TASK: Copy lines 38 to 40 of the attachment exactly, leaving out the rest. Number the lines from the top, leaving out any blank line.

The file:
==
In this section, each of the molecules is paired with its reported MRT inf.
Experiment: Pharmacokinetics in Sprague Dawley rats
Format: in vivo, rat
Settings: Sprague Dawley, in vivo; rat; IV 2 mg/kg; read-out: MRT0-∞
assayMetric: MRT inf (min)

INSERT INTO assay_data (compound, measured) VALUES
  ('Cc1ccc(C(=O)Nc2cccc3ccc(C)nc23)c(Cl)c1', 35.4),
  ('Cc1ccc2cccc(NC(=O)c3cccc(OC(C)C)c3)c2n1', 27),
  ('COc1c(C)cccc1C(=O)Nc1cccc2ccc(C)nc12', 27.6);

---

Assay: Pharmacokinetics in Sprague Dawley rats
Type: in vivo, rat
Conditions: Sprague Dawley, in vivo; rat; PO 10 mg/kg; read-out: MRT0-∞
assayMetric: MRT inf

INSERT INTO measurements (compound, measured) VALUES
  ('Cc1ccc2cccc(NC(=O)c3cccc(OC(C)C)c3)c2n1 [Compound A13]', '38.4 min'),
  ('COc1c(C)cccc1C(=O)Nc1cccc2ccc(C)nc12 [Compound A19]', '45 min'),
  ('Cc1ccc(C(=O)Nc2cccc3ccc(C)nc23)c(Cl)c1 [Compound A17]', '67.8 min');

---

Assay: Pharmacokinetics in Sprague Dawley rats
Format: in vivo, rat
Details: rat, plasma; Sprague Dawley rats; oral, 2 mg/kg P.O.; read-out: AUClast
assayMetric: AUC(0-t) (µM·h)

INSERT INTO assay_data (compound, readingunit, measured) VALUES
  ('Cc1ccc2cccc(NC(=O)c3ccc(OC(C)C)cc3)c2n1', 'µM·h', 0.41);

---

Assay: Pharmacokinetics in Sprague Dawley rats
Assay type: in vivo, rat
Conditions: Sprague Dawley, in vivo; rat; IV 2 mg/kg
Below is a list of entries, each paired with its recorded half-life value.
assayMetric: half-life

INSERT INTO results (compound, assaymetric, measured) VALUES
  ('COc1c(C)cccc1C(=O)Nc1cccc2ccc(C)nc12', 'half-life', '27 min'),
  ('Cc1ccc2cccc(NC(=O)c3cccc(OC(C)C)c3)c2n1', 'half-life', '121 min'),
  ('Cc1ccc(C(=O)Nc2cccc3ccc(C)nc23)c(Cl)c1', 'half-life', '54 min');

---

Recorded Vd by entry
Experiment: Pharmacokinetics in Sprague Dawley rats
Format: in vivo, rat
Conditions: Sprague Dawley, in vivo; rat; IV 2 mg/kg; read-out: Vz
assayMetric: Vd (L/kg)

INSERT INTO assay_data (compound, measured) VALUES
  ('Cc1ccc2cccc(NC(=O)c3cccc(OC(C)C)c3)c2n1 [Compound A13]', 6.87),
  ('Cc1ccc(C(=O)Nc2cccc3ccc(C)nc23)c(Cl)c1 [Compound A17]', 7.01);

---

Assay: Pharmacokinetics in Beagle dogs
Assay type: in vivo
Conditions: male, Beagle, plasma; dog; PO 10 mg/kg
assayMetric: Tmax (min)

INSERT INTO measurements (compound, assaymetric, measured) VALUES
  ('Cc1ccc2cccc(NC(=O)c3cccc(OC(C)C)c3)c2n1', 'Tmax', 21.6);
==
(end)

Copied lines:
Experiment: Pharmacokinetics in Sprague Dawley rats
Format: in vivo, rat
Conditions: Sprague Dawley, in vivo; rat; IV 2 mg/kg; read-out: Vz